SCHIEFFER: And we turn now to Senator Barack Obama from the state of Illinois. He's in Chicago this morning.The transcript in PDF format.
And, Senator, let me ask you about something, first, I had really not thought about, but I found very disturbing. When the admiral said, 'Look, we're still worried about these levees, and if there's another storm, those levees might give way.' Are we putting--or are the officials putting too much emphasis on getting people back into New Orleans so quickly?
Senator BARACK OBAMA (Democrat, Illinois): Well, I think it's understandable, Bob, that people want to see the Crescent City rise as quickly as possible, but I think Admiral Allen was exactly right. We want to make sure that we get it right this time, that people are safe, that the situation there is secure, that we have basic infrastructure in the event that there was another hurricane. We're still towards the tail end of hurricane season. So I think that Admiral Allen's caution is appropriate. I'm glad to see that people who have businesses in New Orleans are able to get in, start making some assessments, start making preparations for the rebuilding process.
SCHIEFFER: Senator, there is no question that this hurricane exposed us to a racial divide very much in the same way that the O.J. trial did. African-American people just saw it one way, and it seems that white people saw it another, especially on the slowness of the federal response. Do you believe that racial discrimination played a part in that? The president tried to confront that the other night, and I guess the question I would ask you: Do you think he made any headway in turning that around, that perception?
Sen. OBAMA: Well, I've said before I think that the incompetence in the federal response was color-blind. And I think that what you had in terms of the immediate aftermath of the hurricane displayed an unwillingness to acknowledge that some people can't load up an SUV, fill it up with a hundred bucks' worth of gas and drive and check in to a hotel. So there seemed to be a lack of awareness with respect to poverty and the isolation that many folks experience in a place like the Ninth Ward of New Orleans.
I do think there was a broader racial element. The fact is in this country that issues of poverty and issues of race have always been tied together. The president acknowledged this, I think, for the first time, that I can recall, in his presidency, when he gave his speech from New Orleans. And the question now is whether, in fact, there's been an awakening on his part, and his administration, to that intersection of race and poverty, and whether we're finally going to see the compassion in the compassionate conservatism that he announced when he was first running for president.
SCHIEFFER: What do you think the first thing is he ought to do on that front?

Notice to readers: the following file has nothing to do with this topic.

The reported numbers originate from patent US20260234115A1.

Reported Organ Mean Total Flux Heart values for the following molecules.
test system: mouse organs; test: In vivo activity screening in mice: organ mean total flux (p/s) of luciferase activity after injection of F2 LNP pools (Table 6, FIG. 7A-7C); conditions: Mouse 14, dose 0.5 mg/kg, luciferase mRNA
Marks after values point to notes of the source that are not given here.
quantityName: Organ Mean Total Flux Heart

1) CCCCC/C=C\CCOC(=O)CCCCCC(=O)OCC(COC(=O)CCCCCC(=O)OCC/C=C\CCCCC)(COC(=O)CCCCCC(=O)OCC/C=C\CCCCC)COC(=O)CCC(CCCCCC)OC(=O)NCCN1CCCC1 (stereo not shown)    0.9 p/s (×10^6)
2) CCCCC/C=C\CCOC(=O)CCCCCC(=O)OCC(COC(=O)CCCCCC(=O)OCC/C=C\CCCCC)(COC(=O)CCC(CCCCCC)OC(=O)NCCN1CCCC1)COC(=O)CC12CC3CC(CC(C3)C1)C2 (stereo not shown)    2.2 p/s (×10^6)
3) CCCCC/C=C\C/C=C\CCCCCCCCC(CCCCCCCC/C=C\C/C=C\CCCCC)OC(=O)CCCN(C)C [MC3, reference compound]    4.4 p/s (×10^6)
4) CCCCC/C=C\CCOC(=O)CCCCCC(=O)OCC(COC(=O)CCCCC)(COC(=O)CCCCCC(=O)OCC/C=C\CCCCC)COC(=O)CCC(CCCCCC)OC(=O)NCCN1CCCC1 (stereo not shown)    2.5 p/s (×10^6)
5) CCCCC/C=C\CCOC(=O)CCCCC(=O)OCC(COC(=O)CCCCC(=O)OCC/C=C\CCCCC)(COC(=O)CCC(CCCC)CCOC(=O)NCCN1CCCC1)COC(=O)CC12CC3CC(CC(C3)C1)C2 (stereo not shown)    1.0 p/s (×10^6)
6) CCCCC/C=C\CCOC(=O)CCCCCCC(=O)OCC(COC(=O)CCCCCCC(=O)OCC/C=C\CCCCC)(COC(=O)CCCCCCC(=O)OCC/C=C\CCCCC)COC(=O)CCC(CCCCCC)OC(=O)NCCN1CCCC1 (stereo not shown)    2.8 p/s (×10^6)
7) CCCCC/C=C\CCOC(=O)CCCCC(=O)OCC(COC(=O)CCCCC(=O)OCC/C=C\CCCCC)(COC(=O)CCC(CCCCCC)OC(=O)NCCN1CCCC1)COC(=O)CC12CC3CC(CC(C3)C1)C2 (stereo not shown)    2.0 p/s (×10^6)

Sen. OBAMA: Well, there are a couple of things that I think are a priority. We've already allocated in Congress $62 billion so far to the reconstruction effort. And one of the heartening things about this tragedy has been the enormous wellspring of donations and support from the American people across the board. They also don't want to see that $62 billion or $200 billion wasted. And so this past week, for example, I worked with a Republican colleague, Tom Coburn, to try to institute a CFO, a chief financial officer, to oversee this $62 billion. Make sure that that money is well-spent.
The second thing I think we have to prioritize are putting people in the region back to work. We should be training them to do the environmental cleanup. We have an opportunity to take folks who didn't have skills before and potentially have them participate in the rebuilding of their own communities. And I think that's going to be absolutely vital. And then I think we have to have a long-term plan to think about how do we create better schools than existed before, how do we create greater economic opportunities than existed before? And, you know, one of the things that I've said is that Democrats should not presume insincerity on the part of the president. I think we should, you know, hold out a hand to him and say, 'We're willing to be partners in this process.' But...
SCHIEFFER: Well, on that front, let me just ask you what I think is a key question here. The president says he can do all of this, and he's promised to do everything that it takes without raising taxes. Do you think that's realistic?
Sen. OBAMA: Well, this is where I think the problem comes in. You can't fight a war in Iraq that's costing upwards of $200 billion and rebuild New Orleans and respond to the aftermath of Katrina and try to deal with all the other domestic needs that we have and then cut taxes for the wealthiest 1 percent of Americans. I mean, there was talk right immediately after the hurricane that the Republicans in the Senate were still going to push forward with the repeal of the estate tax, which is mind-boggling, I think.
We need some adult supervision of the budget process and we need to take responsibility for this process. That's something that we need from the president as well as our congressional leaders.
SCHIEFFER: Senator, thank you so much.
Sen. OBAMA: Thank you very much, Bob.
UPDATE: Archpundit points out that Crooks&Liars has the video.